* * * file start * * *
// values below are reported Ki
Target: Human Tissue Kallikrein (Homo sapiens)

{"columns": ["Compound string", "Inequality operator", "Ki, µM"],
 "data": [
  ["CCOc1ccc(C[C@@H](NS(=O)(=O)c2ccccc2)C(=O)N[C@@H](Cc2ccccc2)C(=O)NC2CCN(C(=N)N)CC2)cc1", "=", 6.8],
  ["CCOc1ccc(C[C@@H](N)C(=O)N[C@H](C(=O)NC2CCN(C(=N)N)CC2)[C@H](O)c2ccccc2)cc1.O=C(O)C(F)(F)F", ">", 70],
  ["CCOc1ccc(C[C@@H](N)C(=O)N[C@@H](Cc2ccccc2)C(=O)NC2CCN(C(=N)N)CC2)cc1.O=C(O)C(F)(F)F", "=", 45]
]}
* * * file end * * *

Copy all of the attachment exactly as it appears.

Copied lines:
// values below are reported Ki
Target: Human Tissue Kallikrein (Homo sapiens)

{"columns": ["Compound string", "Inequality operator", "Ki, µM"],
 "data": [
  ["CCOc1ccc(C[C@@H](NS(=O)(=O)c2ccccc2)C(=O)N[C@@H](Cc2ccccc2)C(=O)NC2CCN(C(=N)N)CC2)cc1", "=", 6.8],
  ["CCOc1ccc(C[C@@H](N)C(=O)N[C@H](C(=O)NC2CCN(C(=N)N)CC2)[C@H](O)c2ccccc2)cc1.O=C(O)C(F)(F)F", ">", 70],
  ["CCOc1ccc(C[C@@H](N)C(=O)N[C@@H](Cc2ccccc2)C(=O)NC2CCN(C(=N)N)CC2)cc1.O=C(O)C(F)(F)F", "=", 45]
]}